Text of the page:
The times Rick is truly at peace are few and far between, such as the period between seasons three and four, when Rick decided to abandon his killer instincts and stick to plowing the prison fields. It’s not the most memorable arc for Rick, but it’s one that paved the way for the person he became shortly before his exit from the series.
6. Sore Throat (Season 4, Episode 16: “A”)
If “Nebraska” marks Rick’s first time crossing the post-apocalyptic Rubicon, then the season four finale truly solidifies his willingness to go for the jugular — literally. It’s perhaps the quintessential moment of Rick violence, as he bites out an enemy’s throat in order to protect everyone he loves. The morning after the act, Rick and Daryl (Norman Reedus) sit down for a talk about friendship and brotherhood; the scene played at the Walking Dead panel at New York Comic-Con in 2018, voted by fans as their favorite Rick moment of the series.
7. Termination (Season 5, Episode 3: “Four Walls and a Roof”)
Your mileage may vary, but from this writer’s perspective, the most satisfying arc in Walking Dead history is the story surrounding Terminus. It starts and ends in a flash: Rick and his allies are trapped at the end of season four, free at the end of season five’s premiere, and completely rid of the cannibals by the end of season five’s third episode. Rick smashing his machete into Gareth (Andrew J. West), as he promised he would do, is not only a turning point for the hero’s more animalistic instincts, but also a very satisfying and propulsive surprise for the narrative.
8. Street Fighter (Season 5, Episode 15: “Try”)
Why is it that some of the most compelling Rick moments feature the man’s face covered in blood? Season five’s penultimate episode is no exception, as a raging Rick barks mad in the streets of Alexandria after a violent brawl with a domestic abuser. It’s the wild and civilization reuniting in ugly fashion, all bottled up in Lincoln’s furious performance.
9. Love Actually (Season 6, Episode 10: “The Next World”)
To Rick, Michonne (Danai Gurira) is perfect. Three seasons after Lori’s death, Rick finds love again in the form of his fellow warrior. In terms of the show’s episode order, the timing of the romance is a little bit clumsy; it comes right after Rick watches Jessie (Alexandra Breckenridge) die in Alexandria, even if the hook-up actually occurs some weeks later. That one issue aside, this rare moment of happiness is one worth savoring, and certainly a huge victory for the “Richonne” contingent.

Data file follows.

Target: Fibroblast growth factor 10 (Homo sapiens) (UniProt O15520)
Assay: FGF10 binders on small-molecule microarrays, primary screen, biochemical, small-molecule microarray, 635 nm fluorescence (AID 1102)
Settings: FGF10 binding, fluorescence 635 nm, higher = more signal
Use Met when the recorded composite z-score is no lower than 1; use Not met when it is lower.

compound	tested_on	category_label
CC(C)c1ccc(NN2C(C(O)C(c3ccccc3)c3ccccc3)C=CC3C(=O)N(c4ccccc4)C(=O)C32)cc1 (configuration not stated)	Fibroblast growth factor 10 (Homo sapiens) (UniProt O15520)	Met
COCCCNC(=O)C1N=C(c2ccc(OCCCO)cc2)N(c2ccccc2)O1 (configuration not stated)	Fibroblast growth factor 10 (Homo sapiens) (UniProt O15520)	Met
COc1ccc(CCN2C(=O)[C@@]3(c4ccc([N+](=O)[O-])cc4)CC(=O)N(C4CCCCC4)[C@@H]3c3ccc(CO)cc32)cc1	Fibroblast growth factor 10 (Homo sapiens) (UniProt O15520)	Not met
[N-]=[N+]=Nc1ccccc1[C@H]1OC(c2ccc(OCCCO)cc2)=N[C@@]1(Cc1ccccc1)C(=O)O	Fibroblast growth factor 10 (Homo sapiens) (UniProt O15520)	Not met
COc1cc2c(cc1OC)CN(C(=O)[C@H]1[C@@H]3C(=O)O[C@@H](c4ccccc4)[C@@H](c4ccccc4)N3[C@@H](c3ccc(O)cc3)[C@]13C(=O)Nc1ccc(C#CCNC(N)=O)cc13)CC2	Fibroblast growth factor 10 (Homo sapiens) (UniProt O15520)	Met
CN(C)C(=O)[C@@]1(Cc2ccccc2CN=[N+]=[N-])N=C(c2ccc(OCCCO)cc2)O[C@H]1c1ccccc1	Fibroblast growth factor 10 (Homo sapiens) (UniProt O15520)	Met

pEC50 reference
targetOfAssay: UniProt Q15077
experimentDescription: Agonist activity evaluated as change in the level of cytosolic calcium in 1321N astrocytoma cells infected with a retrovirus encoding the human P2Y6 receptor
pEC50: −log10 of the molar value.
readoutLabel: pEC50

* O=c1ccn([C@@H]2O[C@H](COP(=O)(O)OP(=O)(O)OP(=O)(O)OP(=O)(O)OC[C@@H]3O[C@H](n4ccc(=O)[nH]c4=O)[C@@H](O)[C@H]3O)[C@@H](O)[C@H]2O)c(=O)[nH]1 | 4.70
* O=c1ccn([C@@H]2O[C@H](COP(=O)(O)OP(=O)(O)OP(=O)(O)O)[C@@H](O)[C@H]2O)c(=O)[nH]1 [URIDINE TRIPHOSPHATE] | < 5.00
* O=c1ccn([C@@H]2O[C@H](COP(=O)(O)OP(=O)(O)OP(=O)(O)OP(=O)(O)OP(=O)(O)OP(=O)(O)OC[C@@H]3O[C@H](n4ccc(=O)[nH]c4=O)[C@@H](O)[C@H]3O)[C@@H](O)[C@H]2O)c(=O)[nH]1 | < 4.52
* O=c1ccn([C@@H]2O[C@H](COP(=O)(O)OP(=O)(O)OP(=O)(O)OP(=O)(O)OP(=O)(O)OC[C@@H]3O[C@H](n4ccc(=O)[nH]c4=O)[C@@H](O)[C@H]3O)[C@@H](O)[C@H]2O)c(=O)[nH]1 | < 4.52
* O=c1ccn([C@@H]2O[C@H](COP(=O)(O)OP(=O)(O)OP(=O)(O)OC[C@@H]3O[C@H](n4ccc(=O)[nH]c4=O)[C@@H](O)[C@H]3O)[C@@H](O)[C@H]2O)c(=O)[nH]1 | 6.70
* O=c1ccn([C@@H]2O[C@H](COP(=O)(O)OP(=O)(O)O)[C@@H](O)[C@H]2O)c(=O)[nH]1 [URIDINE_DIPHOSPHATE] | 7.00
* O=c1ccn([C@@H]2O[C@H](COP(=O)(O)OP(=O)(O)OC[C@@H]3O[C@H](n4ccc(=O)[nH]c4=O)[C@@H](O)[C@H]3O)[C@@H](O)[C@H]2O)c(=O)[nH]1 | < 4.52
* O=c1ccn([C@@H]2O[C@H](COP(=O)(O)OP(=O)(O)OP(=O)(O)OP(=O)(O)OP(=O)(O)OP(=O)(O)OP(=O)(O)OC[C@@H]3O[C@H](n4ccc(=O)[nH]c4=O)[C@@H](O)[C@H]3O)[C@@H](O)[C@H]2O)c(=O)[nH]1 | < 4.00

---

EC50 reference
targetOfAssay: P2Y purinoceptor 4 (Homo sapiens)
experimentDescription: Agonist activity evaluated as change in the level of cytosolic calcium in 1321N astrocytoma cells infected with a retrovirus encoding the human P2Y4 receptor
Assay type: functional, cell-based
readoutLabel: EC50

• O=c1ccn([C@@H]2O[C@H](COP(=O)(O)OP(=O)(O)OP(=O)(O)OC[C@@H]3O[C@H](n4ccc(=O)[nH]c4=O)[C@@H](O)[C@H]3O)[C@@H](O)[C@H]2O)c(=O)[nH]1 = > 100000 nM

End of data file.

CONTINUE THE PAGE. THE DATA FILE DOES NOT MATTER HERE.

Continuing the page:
10. How Rick Got His Groove Back (Season 7, Episode 9: “Rock in the Road”)
The midseason premiere of season seven is an underrated Walking Dead episode, especially when it comes to Rick. Little more than a half-season past Negan (Jeffrey Dean Morgan) and his big bad introduction, the gang finally learns how to stand against the Saviors, leading to Rick giving an epic speech to King Ezekiel (Khary Payton), as well as leading the charge on a Fast and Furious inspired two-car clotheslining. It’s one of Rick’s best pump-up moments, and one well-worth revisiting for any fan.
11. One Last Goodbye (Season 8, Episode 9: “Honor”)
As with “Killer Within,” Rick once again reckons with the death of an immediate family member: Carl (Chandler Riggs), doomed via zombie bite. Unlike “Killer Within,” Lincoln delivers a much quieter take on Rick’s grief, given that he’s allowed to spend a drawn-out period of time with his dying son. It’s a testament to Lincoln’s range as an actor, and the depth he drew out of his time as Rick — a time that’s sadly now at an end.